Chapter Twenty-One (part II)

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Rothgar had left before us and was nowhere to be seen. We searched right and left, and then Edgar grasped my hand.

I glanced up at him, regret gnawing at me. "I lost my temper."

Edgar huffed a laugh. "No, that was understandable. I was about to say something myself."

"She really does hate me, doesn't she?"

"Oh, no." Edgar nodded toward the thin green smudge of Wolcott's eastern wall, and we set off. "No, quite the opposite. She sees you are fierce..."

I snorted. "What?"

"And she is shrewd enough to want a grandchild on the High Throne. In fact..." Edgar trailed off, smirking shyly. "She told me I must try harder. If I can't put a baby in you soon, you must leave me."

"She really said that?"

"I think she pities me. Rothgar's fathered four children already, and I had to tell her I had none."

"It sounds like she wants you to be happy."

Edgar shook his head. "She doesn't understand."

I squeezed his hand, pumping it several times quickly. "I'm not leaving you. And you can take your time with the baby. We have other things to do."

Edgar grunted, shrugging up one shoulder. "It's likely for the better that way," he muttered -- he'd been muttering more and more as Budding drew near. "Perhaps that's our blessing from the Mother of All."

We fell quiet then, slipping out of the camp unremarked. The morning's fog had burned off, but the weeds and grasses were all still dripping. By the time we got home again, our clothes were so wet, I reckoned we'd have to strip off everything and huddle under the quilts to keep warm -- an idea we both liked very much. Alas, a knock came at the door while we were still unbuttoning our boots.

It was no one I knew -- a man, tall, with dark and uneasy eyes. He bowed his head, greeting Edgar, "Min cyning..."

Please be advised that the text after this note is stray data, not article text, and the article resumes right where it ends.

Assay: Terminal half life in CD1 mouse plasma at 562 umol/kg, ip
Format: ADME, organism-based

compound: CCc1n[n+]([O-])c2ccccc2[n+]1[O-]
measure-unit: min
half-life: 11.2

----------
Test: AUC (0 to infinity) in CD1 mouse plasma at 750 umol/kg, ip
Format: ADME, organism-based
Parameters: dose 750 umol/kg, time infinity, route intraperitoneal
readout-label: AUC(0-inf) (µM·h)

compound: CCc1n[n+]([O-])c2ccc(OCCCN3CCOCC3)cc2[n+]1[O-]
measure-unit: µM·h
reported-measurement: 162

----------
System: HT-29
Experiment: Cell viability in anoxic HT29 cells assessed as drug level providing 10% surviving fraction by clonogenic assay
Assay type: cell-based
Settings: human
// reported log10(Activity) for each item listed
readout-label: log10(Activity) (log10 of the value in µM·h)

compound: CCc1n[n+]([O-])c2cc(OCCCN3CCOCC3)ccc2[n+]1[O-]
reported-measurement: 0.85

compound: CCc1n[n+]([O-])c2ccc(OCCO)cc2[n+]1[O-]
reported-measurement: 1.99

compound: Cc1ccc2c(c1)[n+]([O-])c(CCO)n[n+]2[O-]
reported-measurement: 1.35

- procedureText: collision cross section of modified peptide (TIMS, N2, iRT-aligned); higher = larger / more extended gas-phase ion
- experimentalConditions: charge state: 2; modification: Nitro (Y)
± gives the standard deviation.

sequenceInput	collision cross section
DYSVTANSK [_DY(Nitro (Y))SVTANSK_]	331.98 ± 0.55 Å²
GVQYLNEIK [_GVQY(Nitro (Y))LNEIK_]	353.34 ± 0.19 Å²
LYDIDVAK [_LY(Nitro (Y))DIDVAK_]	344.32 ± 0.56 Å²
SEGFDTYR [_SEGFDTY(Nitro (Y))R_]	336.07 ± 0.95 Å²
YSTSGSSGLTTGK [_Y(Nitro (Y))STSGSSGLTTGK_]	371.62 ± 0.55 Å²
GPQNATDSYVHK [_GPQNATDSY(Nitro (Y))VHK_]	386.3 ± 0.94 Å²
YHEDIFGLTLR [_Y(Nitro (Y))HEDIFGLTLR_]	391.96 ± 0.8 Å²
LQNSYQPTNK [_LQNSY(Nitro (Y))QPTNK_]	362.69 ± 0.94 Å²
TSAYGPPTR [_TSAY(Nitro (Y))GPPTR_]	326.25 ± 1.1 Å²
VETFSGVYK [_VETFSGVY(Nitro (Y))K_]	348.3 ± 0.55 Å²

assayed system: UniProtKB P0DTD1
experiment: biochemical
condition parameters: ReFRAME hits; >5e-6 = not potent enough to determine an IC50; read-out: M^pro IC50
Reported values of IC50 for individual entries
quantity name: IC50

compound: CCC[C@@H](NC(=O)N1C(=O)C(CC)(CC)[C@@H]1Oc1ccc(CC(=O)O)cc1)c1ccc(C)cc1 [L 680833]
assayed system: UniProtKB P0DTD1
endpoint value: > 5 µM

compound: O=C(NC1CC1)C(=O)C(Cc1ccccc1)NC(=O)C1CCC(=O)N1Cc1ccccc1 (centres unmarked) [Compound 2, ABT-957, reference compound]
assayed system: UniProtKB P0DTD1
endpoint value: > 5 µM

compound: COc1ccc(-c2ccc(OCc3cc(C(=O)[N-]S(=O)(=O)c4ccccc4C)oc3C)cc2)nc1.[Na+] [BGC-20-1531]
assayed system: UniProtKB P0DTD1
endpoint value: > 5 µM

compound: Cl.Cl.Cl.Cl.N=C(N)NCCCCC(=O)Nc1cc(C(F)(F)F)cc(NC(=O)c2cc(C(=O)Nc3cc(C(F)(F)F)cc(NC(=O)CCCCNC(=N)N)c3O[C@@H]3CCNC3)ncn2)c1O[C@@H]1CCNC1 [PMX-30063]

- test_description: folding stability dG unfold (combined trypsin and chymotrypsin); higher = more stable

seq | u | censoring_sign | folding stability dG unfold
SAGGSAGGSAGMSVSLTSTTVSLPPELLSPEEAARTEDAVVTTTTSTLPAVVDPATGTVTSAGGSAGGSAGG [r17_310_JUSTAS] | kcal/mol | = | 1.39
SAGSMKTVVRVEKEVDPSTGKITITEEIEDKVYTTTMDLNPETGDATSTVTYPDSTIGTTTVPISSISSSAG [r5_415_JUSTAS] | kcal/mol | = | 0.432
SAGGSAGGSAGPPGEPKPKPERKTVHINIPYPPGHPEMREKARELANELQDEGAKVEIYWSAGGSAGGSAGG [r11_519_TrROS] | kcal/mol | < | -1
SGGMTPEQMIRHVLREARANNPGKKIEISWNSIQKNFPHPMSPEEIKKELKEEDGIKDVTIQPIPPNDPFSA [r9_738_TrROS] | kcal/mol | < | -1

Edgar hovered in the threshold, talking with him quietly, soberly. I took off my boots and stockings, glad to be free from damp wool and clammy leather, and then Edgar thudded back down the steps, his movements slow and heavy.

"I must go and be king," he said, belting on his knife.

I searched for his eyes, but his head was bent low, his attention fixed on the buckle. Whatever his duty was, it was plainly a grim one.

"Give me a moment." I pulled on a wet stocking.

A sad smile flickered over Edgar's face. He nodded. "Very well."

The man stood waiting for us outside. He pointed his chin southward and set off down the lane, at length leading us to another small cottage, a bit bigger than our little home, though not by much.

A woman, slight and dark-eyed and not many years older than I was, sat beside the fire with a baby in her arms. She glanced up as we made our way in, then she hastened to her feet, bowing her head low.

Edgar greeted her in the Common Tongue. "Eolind Brunlaif... Forgive me, it is not my place, but I bring the Princess of Fridric."

The woman bowed her head again, saying, "The princess is very welcome, of course," in a perfectly unremarkable Northerns accent. The entire exchange had an air of rote courtesy to it.

Edgar stretched out his hands, asking, "How old is the child?"

"Nearly seven months." She passed the baby into his hands.

Edgar murmured, "Hello, little one," his eyes wide, his smile a bit forced. The child goggled back at him.

The woman blinked fast, her hands twisting in her skirts. She said, "She will have the wolf eyes..." not quite stating it, yet not quite asking, either.

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